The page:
Your Fiscal Forecast: Another Brewing Crisis
Hurricane season has already hit many of us hard. Last week's Hurricane Irene caused damage, disruption, and tragically, deaths. Although early estimates put insurers only the hook for only about $3 billion in losses related to Irene's fury, damage from future extreme weather could still leave insurers soaked.
According to a new report from Ceres, a coalition of investors, environmental organizations, and public interest groups, insurers are woefully unprepared for the adverse effects of climate change. Ignoring real risks in the banking industry led us into the financial crisis. If insurers dismiss the similarly looming danger that human activity could help spawn bigger, more destructive natural disasters, their industry could face a similar calamity.
After reviewing disclosure data from 88 insurance companies, to assess how deeply the U.S. insurance industry recognizes climate change as an important risk factor, Ceres calls the results "illuminating and disillusioning."
Only 11 of the 88 insurance companies Ceres surveyed reported having formal climate change policies. More than 60% of the respondents admitted that they lacked a dedicated climate risk assessment approach. This is shocking, since more than three-quarters of the insurance companies specify negative outcomes attributable to climate change.
Out of 18 property and casualty companies, exactly zero have outlined formal climate change policies, or conducted any explicit board or executive oversight of the issue.
In life insurance, Prudential's (NYS: PRU) and Genworth Financial's (NYS: GNW) insurance arms were the only survey respondents reporting formal climate policies. The remaining 11 companies with such initiatives included ACE (NYS: ACE) and AIG's (NYS: AIG) Chartis subsidiary.
That doesn't mean that insurers are all completely blind to the possible negative ramifications of climate change. Allstate (NYS: ALL) has actually come out and said that the recent upswing in severe weather indicates permanent climate change.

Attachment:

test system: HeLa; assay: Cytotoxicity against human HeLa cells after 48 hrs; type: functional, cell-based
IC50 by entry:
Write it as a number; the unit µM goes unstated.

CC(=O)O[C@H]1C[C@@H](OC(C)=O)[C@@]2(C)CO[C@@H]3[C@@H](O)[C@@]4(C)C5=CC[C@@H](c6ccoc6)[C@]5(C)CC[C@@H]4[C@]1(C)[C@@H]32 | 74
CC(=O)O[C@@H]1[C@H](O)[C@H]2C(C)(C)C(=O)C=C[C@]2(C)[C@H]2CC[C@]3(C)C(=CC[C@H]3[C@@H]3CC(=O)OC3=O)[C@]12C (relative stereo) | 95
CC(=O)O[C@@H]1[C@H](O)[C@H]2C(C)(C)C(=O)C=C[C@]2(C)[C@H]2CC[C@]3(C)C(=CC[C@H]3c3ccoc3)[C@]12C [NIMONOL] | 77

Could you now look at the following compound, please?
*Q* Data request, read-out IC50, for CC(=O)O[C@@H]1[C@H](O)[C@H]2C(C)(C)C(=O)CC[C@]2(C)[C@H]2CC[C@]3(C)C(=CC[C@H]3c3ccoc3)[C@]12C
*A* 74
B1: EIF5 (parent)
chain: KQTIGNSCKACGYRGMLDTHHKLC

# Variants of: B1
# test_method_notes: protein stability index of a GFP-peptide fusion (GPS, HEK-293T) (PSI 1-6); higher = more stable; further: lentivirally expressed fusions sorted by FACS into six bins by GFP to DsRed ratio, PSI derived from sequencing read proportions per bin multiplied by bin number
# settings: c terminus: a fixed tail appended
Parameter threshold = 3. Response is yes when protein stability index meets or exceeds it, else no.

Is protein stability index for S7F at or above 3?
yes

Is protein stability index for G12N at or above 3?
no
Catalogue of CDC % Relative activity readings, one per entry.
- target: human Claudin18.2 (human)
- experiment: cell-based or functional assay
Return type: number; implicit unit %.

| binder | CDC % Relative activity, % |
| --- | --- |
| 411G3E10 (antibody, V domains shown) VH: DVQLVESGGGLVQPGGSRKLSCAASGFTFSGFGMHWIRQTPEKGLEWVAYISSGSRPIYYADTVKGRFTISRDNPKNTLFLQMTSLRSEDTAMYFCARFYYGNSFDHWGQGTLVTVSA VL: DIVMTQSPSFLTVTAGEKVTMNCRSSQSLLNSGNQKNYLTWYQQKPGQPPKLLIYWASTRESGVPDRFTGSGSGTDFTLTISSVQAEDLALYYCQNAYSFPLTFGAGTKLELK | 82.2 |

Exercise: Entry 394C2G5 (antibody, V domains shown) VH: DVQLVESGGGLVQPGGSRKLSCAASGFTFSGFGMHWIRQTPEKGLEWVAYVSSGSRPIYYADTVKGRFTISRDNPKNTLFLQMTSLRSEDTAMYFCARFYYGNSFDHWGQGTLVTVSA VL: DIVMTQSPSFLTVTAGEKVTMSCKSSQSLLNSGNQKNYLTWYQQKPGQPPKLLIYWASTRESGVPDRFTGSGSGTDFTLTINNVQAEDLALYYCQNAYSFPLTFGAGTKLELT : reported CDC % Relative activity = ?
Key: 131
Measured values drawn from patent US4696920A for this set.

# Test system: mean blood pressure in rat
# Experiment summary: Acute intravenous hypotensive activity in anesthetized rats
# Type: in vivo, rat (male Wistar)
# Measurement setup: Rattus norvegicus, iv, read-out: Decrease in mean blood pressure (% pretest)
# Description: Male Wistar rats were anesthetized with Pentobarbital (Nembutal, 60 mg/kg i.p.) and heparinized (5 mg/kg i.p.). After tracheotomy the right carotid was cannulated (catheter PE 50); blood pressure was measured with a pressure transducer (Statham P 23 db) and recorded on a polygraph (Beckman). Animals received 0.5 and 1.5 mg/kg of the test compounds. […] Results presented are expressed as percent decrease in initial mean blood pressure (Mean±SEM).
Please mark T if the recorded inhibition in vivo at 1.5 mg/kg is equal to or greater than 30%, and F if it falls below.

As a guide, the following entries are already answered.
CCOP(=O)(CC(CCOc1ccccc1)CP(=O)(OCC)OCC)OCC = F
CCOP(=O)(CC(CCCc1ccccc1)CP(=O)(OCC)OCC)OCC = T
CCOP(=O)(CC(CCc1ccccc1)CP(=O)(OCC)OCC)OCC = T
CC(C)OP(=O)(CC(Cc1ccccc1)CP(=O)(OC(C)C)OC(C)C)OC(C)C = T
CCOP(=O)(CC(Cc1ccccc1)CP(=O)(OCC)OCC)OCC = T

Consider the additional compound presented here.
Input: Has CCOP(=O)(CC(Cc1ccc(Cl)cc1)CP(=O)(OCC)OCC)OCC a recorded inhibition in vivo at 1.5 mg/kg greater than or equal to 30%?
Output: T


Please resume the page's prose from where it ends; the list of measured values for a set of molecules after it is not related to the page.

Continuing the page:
Using disclosure to head off disaster
Ceres points out that the insurance industry is a major part of the economy, given its $23 trillion in global investments. In the report's introduction, Ceres President Mindy Lubber states, "There's irony in issuing a warning of unseen risk to an industry literally built on assessing, modeling, and mitigating risk."
Indeed. More severe weather and climate changes could cause terrible ripple effects across individuals, industries, and economies. An insurance industry caught by surprise could take one of the hardest hits. I'm sure none of us have any desire to see another "ironic" crisis befall the companies that should have seen it coming.
Ceres' major recommendation is that all states mandate the National Association of Insurance Commissioners' climate change disclosure form for insurers, and make that data public.
Disclosure is a beautiful, illuminating thing. Perhaps if we better expose its failure to adequately address hidden but pressing dangers, the insurance industry will step up its efforts to formulate real plans of action before it's too late. As dreadful storms brew, let's hope everybody's well prepared to weather any crisis.
At the time this article was published Check back at Fool.com every Wednesday and Friday for Alyce Lomax's columns on environmental, social, and governance issues.Alyce Lomaxdoes not own shares of any of the companies mentioned. The Motley Fool owns shares of AIG. Try any of our Foolish newsletter servicesfree for 30 days. We Fools may not all hold the same opinions, but we all believe thatconsidering a diverse range of insightsmakes us better investors. The Motley Fool has adisclosure policy.
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